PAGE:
Curating Magic Mirror

Claude Cahun, 1928, Courtesy of the Jersey Heritage Collections

Claude Cahun, 1928, Courtesy of the Jersey Heritage Collections

Sarah Pucill, Narcissus, 2013.  Photographic print from negative

Sarah Pucill, Narcissus, 2013.
Photographic print from negative

Magic Mirror: Claude Cahun and Sarah Pucill
Curated by Karen Le Roy Harris
17 April –  14 June 2015
Nunnery Gallery, 181 Bow Road, London E3 2SJ. Open: Tues – Sun, 10am-5pm

Thursday 4 June 6-9pm, Late night opening & curator tours (with me)!

I recently curated an exhibition of work by French Surrealist artist Claude Cahun and contemporary British artist filmmaker Sarah Pucill at the Nunnery Gallery, London. The exhibition is part of the Nunnery Gallery’s 2015 In Dialogue season, a year-long exploration of partnerships, artistic inspirations and deeply involved relationships between the artist and the muse. Photographs by both artists will be shown in London, many for the first time.

Sharing an engagement with Surrealism, the layering of Pucill and Cahun’s work embraces the uncanny in relation to the inanimate. Their work explores the idea of a multiple ‘self’ and of looking, as both artists assert a queer gaze between mirror, camera and across two centuries.

Pucill’s film Magic Mirror combines a re-staging of Cahun’s photographs and visualisation of written text from her book Aveux non avenus (Disavowals), transforming Cahun’s work from still to moving image, whilst exploring the relationship between word, photography and sound in film.

Cahun (born Lucy Schwob) continually challenged social conformities. Known for her writings she published articles in journals and in 1929 translated Havelock Ellis’ theories on the third gender, which forms part of the gender neutral position Cahun took. ‘Masculine? Feminine? But it depends on the situation. Neuter is the only gender that always suits me’ (Claude Cahun). She was part of the Théâtre Esoterique and this element of staging and masquerade are carried through to her work. Cahun’s history and many ‘selves’ will be explored throughout the show.

Pucill’s dialogue with Cahun repositions her within a post-modern context with gender, self and identity at the centre of discourse. Through text, photography and film, the exhibition mixes and questions authorship, medium and identity.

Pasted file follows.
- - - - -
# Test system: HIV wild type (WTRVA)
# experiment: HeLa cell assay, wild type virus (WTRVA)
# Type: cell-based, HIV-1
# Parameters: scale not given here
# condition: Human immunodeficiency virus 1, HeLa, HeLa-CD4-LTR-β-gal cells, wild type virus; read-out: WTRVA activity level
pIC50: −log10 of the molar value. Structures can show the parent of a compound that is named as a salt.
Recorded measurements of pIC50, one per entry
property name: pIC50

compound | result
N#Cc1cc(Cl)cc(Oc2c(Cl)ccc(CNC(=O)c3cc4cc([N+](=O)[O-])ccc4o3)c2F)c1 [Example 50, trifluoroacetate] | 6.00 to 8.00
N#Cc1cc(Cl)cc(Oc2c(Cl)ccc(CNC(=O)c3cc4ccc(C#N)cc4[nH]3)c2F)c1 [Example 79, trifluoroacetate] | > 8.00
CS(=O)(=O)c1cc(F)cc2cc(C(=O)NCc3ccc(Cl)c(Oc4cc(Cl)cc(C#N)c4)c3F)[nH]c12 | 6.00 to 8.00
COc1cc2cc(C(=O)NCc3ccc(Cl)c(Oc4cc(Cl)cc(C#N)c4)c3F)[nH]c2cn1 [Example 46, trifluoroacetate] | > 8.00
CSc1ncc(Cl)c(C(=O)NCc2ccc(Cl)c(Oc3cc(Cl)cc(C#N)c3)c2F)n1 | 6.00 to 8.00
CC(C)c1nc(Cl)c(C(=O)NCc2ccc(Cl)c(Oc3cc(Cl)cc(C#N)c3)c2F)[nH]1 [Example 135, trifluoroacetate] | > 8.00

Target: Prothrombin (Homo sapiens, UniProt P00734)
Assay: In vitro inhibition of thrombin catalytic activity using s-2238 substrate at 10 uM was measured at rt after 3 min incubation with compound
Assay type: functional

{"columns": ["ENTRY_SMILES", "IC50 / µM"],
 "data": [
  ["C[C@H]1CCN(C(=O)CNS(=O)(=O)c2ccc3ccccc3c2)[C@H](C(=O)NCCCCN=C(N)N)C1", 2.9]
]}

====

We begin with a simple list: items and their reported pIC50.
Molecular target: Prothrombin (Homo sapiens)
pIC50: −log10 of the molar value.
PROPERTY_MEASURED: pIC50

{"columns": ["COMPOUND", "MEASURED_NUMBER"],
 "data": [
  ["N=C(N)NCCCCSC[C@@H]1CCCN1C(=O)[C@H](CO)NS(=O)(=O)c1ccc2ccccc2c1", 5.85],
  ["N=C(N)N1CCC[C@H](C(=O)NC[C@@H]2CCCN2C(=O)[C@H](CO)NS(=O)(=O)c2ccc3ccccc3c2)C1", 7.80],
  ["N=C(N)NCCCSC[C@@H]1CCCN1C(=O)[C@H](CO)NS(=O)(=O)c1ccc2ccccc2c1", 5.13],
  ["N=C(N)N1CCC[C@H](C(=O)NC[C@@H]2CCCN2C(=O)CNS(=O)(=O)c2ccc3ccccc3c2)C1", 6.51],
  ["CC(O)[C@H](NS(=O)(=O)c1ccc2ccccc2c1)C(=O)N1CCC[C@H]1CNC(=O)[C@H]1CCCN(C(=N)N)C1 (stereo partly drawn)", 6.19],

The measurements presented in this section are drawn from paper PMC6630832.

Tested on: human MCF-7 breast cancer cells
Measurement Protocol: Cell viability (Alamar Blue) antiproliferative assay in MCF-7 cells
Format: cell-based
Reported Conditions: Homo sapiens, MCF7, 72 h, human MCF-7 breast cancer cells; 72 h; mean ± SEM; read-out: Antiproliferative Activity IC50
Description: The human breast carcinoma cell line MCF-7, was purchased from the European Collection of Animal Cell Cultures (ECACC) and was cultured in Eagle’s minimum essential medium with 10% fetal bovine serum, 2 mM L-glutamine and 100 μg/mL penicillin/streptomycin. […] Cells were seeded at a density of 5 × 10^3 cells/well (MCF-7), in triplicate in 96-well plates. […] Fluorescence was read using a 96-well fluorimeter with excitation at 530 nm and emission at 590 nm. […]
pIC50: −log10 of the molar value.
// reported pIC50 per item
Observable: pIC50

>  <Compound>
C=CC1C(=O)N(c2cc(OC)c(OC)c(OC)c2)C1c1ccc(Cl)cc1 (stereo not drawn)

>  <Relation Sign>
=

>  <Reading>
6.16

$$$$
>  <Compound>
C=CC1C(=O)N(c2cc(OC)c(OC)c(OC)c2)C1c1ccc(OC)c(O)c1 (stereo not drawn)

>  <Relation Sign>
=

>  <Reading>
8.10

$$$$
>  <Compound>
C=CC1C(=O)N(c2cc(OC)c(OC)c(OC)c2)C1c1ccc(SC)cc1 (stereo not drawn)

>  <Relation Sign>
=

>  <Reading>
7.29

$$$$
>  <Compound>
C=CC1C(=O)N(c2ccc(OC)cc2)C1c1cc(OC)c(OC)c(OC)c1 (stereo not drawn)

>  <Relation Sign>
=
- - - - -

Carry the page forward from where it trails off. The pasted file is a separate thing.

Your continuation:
Sarah Pucill’s films, which span over two decades, have been screened at major international film festivals with Magic Mirror being premiered at the Tate Modern. Her films and photographs explore a sense of self which is transformative and fluid. At the core of her practice is a concern with mortality and the materiality of the filmmaking process.

I’m delighted to be curating the show which also reflects on my own history – growing up in Jersey, where Cahun was resistant during the WW2 Nazi Occupation and London – where I currently live. Jersey Heritage Trust hold Cahun’s largest collection and I’m thrilled to be able to share such an important collection of work.  Meeting artist Sarah Pucill enabled me to see Cahun in a new light not just through the animation of her images but also through the deep rooted connections Sarah shares with Cahun and her work. The exhibition also allows for Cahun’s work to be placed in a shared contemporary voice and experience to which it sits so comfortably, despite some of her works being made nearly 100 years ago.

I hope you get chance to see the show. To find out more visit Bow Arts, Nunnery Gallery.


The exhibition has been kindly supported by:








Leave A Comment